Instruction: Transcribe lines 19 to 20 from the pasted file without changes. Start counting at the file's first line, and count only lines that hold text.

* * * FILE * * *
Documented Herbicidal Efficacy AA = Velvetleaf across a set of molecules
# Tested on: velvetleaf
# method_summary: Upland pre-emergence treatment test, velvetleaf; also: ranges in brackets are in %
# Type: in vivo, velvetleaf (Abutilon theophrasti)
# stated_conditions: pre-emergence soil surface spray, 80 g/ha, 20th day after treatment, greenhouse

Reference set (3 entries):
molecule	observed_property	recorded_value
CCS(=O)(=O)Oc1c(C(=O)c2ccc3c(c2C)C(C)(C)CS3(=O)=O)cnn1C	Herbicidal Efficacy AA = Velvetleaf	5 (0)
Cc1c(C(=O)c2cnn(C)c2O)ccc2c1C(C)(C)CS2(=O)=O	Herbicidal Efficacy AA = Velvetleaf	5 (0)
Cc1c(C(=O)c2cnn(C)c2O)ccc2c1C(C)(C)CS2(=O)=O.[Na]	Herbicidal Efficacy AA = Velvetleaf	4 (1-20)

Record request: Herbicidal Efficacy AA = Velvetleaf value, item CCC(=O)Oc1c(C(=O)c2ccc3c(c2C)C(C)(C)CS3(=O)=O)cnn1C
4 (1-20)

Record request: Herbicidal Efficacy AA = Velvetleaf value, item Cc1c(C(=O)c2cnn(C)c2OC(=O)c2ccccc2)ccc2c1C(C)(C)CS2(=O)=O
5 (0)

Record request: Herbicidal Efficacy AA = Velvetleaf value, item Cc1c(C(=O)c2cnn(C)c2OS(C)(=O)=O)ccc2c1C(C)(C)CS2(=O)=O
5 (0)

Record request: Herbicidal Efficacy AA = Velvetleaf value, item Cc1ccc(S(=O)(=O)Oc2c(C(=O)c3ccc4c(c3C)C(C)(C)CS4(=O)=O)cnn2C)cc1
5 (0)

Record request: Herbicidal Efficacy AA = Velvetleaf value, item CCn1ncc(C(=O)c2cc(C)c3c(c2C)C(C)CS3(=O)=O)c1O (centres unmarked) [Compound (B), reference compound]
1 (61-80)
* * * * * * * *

Record request: Herbicidal Efficacy AA = Velvetleaf value, item CCn1ncc(C(=O)c2cc(C)c3c(c2C)C(C)CS3(=O)=O)c1O (centres unmarked) [Compound (B), reference compound]
1 (61-80)